Moms and dads are artists, and raising children is artwork.The moment our babies are born, we envision an ideal childhood for them, as happy and healthy as it can possibly be. Then we juggle, struggle, teach, reach, plan, and pray, trying to make that vision a reality.
Here are some general rules to guide you towards achieving your vision for your child.
Nutrition is a big part of physical health. Even though it’s difficult for time-pressed families, it’s important to serve as much wholesome food as possible.
It’s easy to bring home dinner in a microwaveable box, but it’s also fairly easy, and much healthier, to bring it home in a bag. Supermarkets have come a long way, and most now provide a range of pre-washed salads, pre-chopped vegetables, and pre-prepared fruit.
Follow the 80-20 rule. Eighty percent of your family’s diet should consist of grains, vegetables, and fruits; only 20 percent should come from milk, eggs, and meat. An easy way to get that 80 percent is by offering a salad or chopped veggies as an appetizer, and a piece of fruit right after the main course.
Eat three meals a day, breakfast being the most essential for productivity at school and at work. Avoid snacking, because it’s not nutritionally necessary and is in fact mostly a habit.
Other ways to maintain overall physical health include getting enough sleep, setting aside time to exercise, making sure that everyone in the family uses safety gear for playing sports or riding bikes, and proper childproofing inside the home (including making sure your kids are safe when on the Internet).
Emotion in Motion
One of the most important components of emotional health is self-esteem.
The ability to recognize feelings of well-being begins very early – even a four-month-old baby who rolls over for the first time and hears his parents cheering him on begins to recognize and respond to encouragement.
Parents, be good role models by accepting the things you cannot change about yourself. If you don’t fret about the size of your nose, your child won’t fixate on having to wear glasses.
Love your child unconditionally, but realistically. Setting the bar too high can chip away at self-esteem. Praise not only the outcome, but the effort – and keep it real. If your child received a poor grade, make a plan together to help him or her try a little harder next time rather than chastising her or him. This way, it won’t feel like the end of the world.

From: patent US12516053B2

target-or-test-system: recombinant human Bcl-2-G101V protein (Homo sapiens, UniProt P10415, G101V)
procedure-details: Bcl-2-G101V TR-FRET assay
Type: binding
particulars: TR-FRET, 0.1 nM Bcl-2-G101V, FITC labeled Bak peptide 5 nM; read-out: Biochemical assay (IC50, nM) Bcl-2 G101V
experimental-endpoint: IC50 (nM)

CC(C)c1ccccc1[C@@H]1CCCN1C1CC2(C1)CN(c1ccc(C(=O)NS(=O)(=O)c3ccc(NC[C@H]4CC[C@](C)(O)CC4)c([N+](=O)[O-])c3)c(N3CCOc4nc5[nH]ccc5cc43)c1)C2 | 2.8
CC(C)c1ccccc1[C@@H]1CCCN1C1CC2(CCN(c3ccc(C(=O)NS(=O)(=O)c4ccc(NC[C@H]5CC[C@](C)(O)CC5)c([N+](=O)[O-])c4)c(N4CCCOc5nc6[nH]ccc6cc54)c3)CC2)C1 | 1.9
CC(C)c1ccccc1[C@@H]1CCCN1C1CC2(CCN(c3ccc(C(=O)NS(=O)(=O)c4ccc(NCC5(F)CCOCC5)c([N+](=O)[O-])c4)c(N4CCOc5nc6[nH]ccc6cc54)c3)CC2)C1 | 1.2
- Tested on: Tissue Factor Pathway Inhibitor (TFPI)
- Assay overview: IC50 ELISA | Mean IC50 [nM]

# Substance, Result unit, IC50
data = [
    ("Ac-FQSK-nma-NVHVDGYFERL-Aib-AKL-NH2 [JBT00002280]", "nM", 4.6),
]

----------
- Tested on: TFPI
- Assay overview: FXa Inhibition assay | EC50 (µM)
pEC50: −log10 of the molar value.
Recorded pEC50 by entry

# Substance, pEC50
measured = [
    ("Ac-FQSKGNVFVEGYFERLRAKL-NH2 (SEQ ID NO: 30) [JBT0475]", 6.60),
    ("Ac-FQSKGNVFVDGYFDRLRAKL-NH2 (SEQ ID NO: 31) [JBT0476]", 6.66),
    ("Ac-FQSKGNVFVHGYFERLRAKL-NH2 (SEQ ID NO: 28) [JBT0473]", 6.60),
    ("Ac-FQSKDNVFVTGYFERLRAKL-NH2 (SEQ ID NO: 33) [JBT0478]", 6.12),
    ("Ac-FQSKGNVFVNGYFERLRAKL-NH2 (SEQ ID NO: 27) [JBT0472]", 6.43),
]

Discipline your children. Discipline does not mean punishment; it means teaching your kids right from wrong. Discipline turns respectful children into respectable, respectful adults. It teaches ground rules, fair play, and the consequences of actions.
Try to find time to have a daily conversation with your kids about what’s going on in their worlds. Some parents make it a routine part of dinner; others say that their kids tend to chat the most while driving in the car. Whenever and wherever you find that opening, dive right in.
Despite your best efforts, there will be times when your child feels like it is indeed the end of his or her world. That’s why I believe spirituality is another important aspect of raising healthy children.
Faith, Hope, and Love
Spiritual health is something we tend to put to the side, but having some kind of higher power to believe in gives children a way to cope when things go wrong. Sometimes life is simply out of our control, but believing in a higher power gives them hope.
Teaching faith is a tough job for anybody, especially when we can’t explain why something bad has happened, but want to tell kids that there must be a reason for it even if we may never know what the reason is. “Just have faith” is a seed that can be planted by encouraging prayer, reflection, and/or meditation, and/or by attending a house of worship.
Clearly, raising healthy children is not only about the children. It’s a family matter. What do you and your partner see when you look in the mirror? She’s a role model. He’s a good example. And those are your kids looking back at you.
Healthy Child Checklist
• Higher power
“Raising an Emotionally Intelligent Child: The Heart of Parenting”
By John Gottman, Ph.D.